. “Peacefield” (variously written) was the first of several names
used for his Quincy homestead; they varied according to his mood. Following his unhappy
return from Washington in March 1801, he headed his letters “Stony Field, Quincy,”
a name he drew from Stony Field Hill, the eminence that he owned and farmed across
the road from his house and that later acquired the more elegant name Presidents Hill.
After resuming his correspondence with Jefferson in 1812,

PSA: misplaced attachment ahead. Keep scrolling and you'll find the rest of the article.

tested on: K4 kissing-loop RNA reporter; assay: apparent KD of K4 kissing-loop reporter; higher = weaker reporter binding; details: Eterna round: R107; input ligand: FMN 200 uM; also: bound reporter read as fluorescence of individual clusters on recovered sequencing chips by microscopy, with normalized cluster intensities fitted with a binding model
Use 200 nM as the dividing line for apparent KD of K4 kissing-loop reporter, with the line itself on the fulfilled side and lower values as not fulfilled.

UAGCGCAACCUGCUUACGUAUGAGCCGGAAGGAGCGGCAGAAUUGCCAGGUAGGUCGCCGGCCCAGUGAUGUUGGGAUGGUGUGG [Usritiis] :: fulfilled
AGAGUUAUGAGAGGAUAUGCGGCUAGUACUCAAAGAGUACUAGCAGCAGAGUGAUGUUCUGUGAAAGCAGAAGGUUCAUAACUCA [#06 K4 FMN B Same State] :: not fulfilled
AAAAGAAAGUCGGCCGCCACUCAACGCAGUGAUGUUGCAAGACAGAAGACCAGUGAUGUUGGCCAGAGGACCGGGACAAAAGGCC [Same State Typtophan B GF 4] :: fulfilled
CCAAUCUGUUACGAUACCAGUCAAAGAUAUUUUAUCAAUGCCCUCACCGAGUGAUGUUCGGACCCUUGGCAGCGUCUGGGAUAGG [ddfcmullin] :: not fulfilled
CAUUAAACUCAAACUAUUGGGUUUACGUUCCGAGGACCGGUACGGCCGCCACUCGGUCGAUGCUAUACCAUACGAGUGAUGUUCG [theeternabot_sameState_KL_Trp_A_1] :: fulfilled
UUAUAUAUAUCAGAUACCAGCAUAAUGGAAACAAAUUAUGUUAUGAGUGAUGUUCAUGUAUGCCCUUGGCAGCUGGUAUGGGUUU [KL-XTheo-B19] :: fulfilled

whimsically adopted an Italianate name, “Montezillo,” which he cryptically explained
to Richard Rush as follows: “Mr. Jefferson lives at Monticello the lofty Mountain.
I live at Montezillo
a little Hill” (24 Nov. 1814, PHi
:Gratz Coll.). This name persisted until
's last years, though he used it irregularly, and occasionally varied it by employing
the English form, “Little Hill.”